About the book: Diane wasthesisterschase young when she had her first daughter, Mary, and the two of them are more or less alone in the world until baby Hannah joins the family when Mary is 14. There’s no father present for either of the girls, and even the grandparents are gone by the time Hannah is born, so when their mother dies in a car crash four years later, the sisters Chase are truly on their own. Old enough to act as Hannah’s legal guardian, Mary is forced to make some tough choices about their lives. Though the changes she makes are not always positive or even necessarily legal, Mary has only ever wanted to protect Hannah. The two of them set off in a Chevy Blazer and live by Mary’s wits in motel rooms and camp sites and shabby apartments, searching for love and answers and some elusive shard of peace that has always been denied to them both.

“The Chase girls stayed the next morning until it was time to check out, lying on the bed and basking in the infinitude of being nowhere.”

About the layout: the narration is told entirely in the third person, usually focused on Mary but occasionally veering to describe details that Mary wouldn’t know about other characters. Each chapter is offset with a year marker, highlighting a few key years in the 1970’s and 80’s. The timeline is perfect for the story–Mary’s cross-country driving expeditions are made possible by an extra degree of anonymity that hasn’t existed since the more recent digital era; the lack of cell phones is crucial to Mary’s rambling freedom. There are just enough time-accurate details to ground the story in its temporal setting without turning its focus away from Mary.

About the writing: The Sisters Chase is beautifully and emotionally woven (with just a hint of romance) from the beginning. Although there aren’t as many one-liners as I expected from this poignant narration, there’s a finesse of language that keeps the reader going even when the plot hits a (rare) slow point. This book bleeds tragedy, though there are happy moments, as well. It’s not the sort of sorrow that can make a reader cry without context; the sadness of The Sisters Chase comes in the implications and inferences, the masked emotion behind simple actions, the meaningfulness slowly revealed in every seemingly random move that Mary makes.

“At first, Mary decided not to think about it. She decided to tightly fold up the facts in her head again and again. Mary could do that. Mary could lock away parts of her mind, of her heart. Mary could hide things.”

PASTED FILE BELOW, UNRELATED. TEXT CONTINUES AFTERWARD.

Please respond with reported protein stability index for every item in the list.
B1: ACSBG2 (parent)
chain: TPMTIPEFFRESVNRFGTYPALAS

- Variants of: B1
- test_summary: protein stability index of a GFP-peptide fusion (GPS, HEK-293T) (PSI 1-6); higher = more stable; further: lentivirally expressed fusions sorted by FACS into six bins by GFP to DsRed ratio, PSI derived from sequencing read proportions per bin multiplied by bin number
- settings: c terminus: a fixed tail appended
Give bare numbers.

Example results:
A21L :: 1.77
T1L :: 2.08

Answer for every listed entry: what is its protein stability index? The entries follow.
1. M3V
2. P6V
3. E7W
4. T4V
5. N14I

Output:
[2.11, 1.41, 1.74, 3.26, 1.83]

About the characters: each and every person introduced in this story is unique and significant in some way, but the most interesting characters, of course, are the three Chase women. A sort of Gilmore Girls-type friendship is evident between them, despite (or perhaps because of) Diane’s firm but gentle wisdom, Mary’s fierce wildness, and Hannah’s dreaminess. With Diane gone (though always in Mary’s memories and thus present throughout the book), Mary is free to make some truly questionable decisions, but her devotion to Hannah keeps her from going off the rails completely.

” ‘Yes. I wanted you to love her. I didn’t want yo to live for her,’ [Diane] said. I didn’t want you to have to.’ “

The thing about Mary is that she always operates with an escape hatch in mind. She won’t go anywhere or start anything without knowing how she can flee before things go too far south.

“…Hannah feeling the optimism of going somewhere, Mary feeling the relief of having left. The Chase girls were always happiest in those brief moments of in-between, when neither of them was sacrificing, neither of them being sacrificed.”

I saw the big plot twist coming from the very beginning. I saw it, but dismissed it. I wondered about Mary’s past secrets, but when I did, so much was going on at the forefront of the story that it didn’t seem to matter what had happened before. It didn’t matter whether my guess was right because it didn’t change the fact that Mary was presently lying and stealing and bribing her way to cold, hard cash. And then when the past did matter, there was so much fresh emotion layered onto that big lie that it still didn’t matter that the reveal lacked surprise. It made me cry anyway. More trusting readers than me will probably find more shock-value in the big reveal, but my point here is that even if you see it coming, it’s worth it.